• “Neither governments nor other international agencies benefit from systematic information on whether projects reached their intended economic or social objectives over the full life of the intervention or in the decade afterwards.” 

 

This is a clarion call to all funders to invest in future excellence by returning to the past, learning what worked best and what failed to do so, examine why and begin anew with accountability to our participants!

 

Conclusion

What can be done?

A. Foster ownership of the process of development through empowerment to begin with, as PACT’s WORTH project did in Nepal and elsewhere. InterAction’s lovely “A Missing Piece in Local Ownership: Evaluation” reminds us “the local ownership agenda must extend to all parts of the program cycle – from design all the way through evaluation.  Including those meant to benefit from international assistance (we use the term “participants”) in deciding what should be done and how it should be done is critically important for effectiveness and sustainability.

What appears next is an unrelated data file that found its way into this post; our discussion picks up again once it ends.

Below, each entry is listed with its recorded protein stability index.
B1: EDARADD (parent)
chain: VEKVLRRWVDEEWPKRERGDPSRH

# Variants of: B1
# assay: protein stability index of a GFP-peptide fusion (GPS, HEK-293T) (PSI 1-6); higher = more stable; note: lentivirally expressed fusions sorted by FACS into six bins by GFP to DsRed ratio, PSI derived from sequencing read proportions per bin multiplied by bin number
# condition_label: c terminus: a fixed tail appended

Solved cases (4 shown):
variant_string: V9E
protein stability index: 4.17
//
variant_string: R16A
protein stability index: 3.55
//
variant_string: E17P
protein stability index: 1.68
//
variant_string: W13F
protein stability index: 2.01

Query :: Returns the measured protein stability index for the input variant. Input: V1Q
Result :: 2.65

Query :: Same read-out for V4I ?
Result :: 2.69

Ask yourselves how well we involve governments in collaborative design of what they feel they can sustain of our programming after we leave, how and for how long with what resources, linkages, capacity-built and motivation (see FFP study #1).

 

B. Design and implement in the present while considering sustaining outcomes and impacts in the long-term, as we learned in Part1 of this blog as well as taking lessons from some emerging guides such as the systematic guidance of PCI’s Resource Guide for Enhancing Potential for Sustainable Impact.

 

C. Dare to return to learn. As Dina Esposito, the Director of USAID/Food For Peace stated, “this rigorous, retrospective [ex-post] approach is not widely done, but is essential if we are to understand the true impacts of our investments. To be effective, development projects must result in changes that last beyond the duration of the project themselves.”